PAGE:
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|Common Name:||Gentoo penguins||Family:||Spheniscidae|
|Latin Name:||Pygoscelis papua||Diet:||Carnivore|
|Native To:||Antarctica||Social Unit:||Group|
|IUCN Red List Status:||Neat threatened|
Gentoo penguins at Edinburgh Zoo
Now that the renovation work is complete on Penguins Rock, we are currently home to over 70 gentoo penguins.
Although active all year, the best time to see the birds is during the annual breeding season. This starts at the beginning of March, when the keepers place the nest-rings in the enclosure. The birds return to the same nests they used in previous years and usually pair up with the same partner. Very often the keepers find the birds waiting on their nest position before the nest-ring has gone down!
When the nest rings are in place, the birds start the collection of nesting material – at Edinburgh Zoo, this consists of small pebbles. Whilst the keepers provide piles of pebbles, the gentoos often prefer to steal likely-looking pebbles from their neighbours’ nests, inevitably causing arguments!
The first eggs are laid in April and the eggs hatch after a 35 day incubation. The chicks weigh between 70-100g (3-3.5 oz), but very quickly put on weight so that by July they are 5kg (11 lbs) and ready to wean. At this stage, the adults and chicks engage in ‘feeding chases,’ where the chicks chase their parents around the nest-site begging for food. This ensures that the parents only ever feed their own chick.
Edinburgh Zoo holds the European Studbook for gentoo penguins. This is a genetic database of all the gentoos held in European zoos.
As with all the animals at the Zoo, the penguin keepers spend a lot of time designing and thinking up enrichment devices for the gentoos. This can take the form of food dispensers and scatter feeds in the pool, hoses providing a ‘penguin jacuzzi’, or novel objects such as ‘snow-penguins’ or ice piles in the winter! One of the most popular enrichments has been the introduction of a bubble machine with the gentoos eagerly chasing the bubbles across the enclosure and pool.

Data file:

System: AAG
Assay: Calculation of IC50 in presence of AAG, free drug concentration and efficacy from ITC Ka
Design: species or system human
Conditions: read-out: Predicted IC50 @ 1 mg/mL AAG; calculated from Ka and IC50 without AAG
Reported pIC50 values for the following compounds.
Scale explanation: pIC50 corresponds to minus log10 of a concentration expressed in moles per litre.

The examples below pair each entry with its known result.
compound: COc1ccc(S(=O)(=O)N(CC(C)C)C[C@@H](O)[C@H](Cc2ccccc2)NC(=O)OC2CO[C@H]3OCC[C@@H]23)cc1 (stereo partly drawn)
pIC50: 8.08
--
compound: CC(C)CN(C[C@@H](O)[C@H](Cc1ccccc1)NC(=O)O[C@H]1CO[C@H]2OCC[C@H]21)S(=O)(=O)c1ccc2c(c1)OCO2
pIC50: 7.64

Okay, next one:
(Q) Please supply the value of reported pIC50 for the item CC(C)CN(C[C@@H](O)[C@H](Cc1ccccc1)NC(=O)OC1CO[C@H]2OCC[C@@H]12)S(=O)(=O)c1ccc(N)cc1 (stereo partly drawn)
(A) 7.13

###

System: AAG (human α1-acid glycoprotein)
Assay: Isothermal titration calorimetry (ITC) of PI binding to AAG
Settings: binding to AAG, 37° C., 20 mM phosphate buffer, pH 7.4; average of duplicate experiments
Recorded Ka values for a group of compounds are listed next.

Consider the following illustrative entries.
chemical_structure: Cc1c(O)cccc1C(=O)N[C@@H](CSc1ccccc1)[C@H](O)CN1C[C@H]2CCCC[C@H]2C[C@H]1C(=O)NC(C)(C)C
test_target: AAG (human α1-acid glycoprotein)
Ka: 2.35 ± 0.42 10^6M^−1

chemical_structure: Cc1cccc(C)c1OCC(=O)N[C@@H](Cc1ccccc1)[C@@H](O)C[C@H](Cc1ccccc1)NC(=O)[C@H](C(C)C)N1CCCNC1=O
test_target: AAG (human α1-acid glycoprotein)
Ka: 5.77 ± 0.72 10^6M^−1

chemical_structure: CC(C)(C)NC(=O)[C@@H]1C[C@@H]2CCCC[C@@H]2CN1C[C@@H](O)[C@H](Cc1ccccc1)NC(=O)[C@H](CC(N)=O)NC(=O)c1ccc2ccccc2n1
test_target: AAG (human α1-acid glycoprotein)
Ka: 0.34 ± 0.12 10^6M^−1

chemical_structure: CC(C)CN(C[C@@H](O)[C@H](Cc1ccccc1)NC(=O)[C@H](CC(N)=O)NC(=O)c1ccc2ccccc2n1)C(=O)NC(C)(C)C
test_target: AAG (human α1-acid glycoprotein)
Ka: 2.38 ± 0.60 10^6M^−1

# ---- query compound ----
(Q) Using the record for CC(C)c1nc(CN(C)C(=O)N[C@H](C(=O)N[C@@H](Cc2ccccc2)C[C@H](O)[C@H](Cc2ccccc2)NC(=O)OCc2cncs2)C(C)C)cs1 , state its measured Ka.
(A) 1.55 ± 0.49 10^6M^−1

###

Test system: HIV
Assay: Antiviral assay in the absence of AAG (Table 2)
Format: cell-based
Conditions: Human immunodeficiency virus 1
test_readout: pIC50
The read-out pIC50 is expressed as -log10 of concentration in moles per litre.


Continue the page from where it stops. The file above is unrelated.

Although fairly plain compared to our other species – they do not have the elaborate plumes of the Rockhopper penguins nor the vibrant colours of the King penguins – they more than make up for this by their exuberant personalities. They are active, curious individuals always investigating their surroundings which can sometimes get them into trouble!
Where it can be found at Edinburgh Zoo
Our gentoo penguin colony can be found in the Penguins Rock enclosure near the Education Centre.
Gentoo penguins in the wild
Gentoo penguins (Pygoscelis papua) are medium-sized penguins, about 76 cm in height and weighing an average of 5 Kg (11 lbs). They have the characteristic grey back and white belly of all penguin species with a broad white band stretching across the head from eye to eye.
All penguin species are found in the southern hemisphere. Gentoos can be found in the Falklands, South Georgia, Kerguelen, Marion, Macquarie and other remote islands and the Antarctic peninsula.
Gentoos face the same problems threatening other penguin species—global warming, over-fishing, marine pollution and habitat loss. Gentoo populations in the wild are experiencing population declines due to these threats. As a result, the gentoo penguin is listed by the International Union for Conservation of Nature and Natural Resources (IUCN) as Near Threatened, meaning that it is likely to qualify for a threatened category in the near future.
Edinburgh Zoo sponsors conservation projects to help penguins through Falklands Conservation.
Breeding programme category: ESB
IUCN Red List category: Near Threatened
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